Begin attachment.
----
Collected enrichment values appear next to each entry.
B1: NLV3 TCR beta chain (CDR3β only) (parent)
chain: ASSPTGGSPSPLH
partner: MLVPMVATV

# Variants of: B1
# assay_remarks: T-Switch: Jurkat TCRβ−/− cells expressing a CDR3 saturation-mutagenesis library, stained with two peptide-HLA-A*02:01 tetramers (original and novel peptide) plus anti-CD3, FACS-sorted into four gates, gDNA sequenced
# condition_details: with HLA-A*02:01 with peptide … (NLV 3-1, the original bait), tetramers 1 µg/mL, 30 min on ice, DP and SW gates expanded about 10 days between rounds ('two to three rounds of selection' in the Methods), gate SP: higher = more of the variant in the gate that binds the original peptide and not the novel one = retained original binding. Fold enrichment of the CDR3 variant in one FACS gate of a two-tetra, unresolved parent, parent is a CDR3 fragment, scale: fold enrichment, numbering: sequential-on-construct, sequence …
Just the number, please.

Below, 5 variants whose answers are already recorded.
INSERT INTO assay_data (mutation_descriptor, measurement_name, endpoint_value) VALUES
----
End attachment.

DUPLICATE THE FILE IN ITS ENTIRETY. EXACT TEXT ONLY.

Collected enrichment values appear next to each entry.
B1: NLV3 TCR beta chain (CDR3β only) (parent)
chain: ASSPTGGSPSPLH
partner: MLVPMVATV

# Variants of: B1
# assay_remarks: T-Switch: Jurkat TCRβ−/− cells expressing a CDR3 saturation-mutagenesis library, stained with two peptide-HLA-A*02:01 tetramers (original and novel peptide) plus anti-CD3, FACS-sorted into four gates, gDNA sequenced
# condition_details: with HLA-A*02:01 with peptide … (NLV 3-1, the original bait), tetramers 1 µg/mL, 30 min on ice, DP and SW gates expanded about 10 days between rounds ('two to three rounds of selection' in the Methods), gate SP: higher = more of the variant in the gate that binds the original peptide and not the novel one = retained original binding. Fold enrichment of the CDR3 variant in one FACS gate of a two-tetra, unresolved parent, parent is a CDR3 fragment, scale: fold enrichment, numbering: sequential-on-construct, sequence …
Just the number, please.

Below, 5 variants whose answers are already recorded.
INSERT INTO assay_data (mutation_descriptor, measurement_name, endpoint_value) VALUES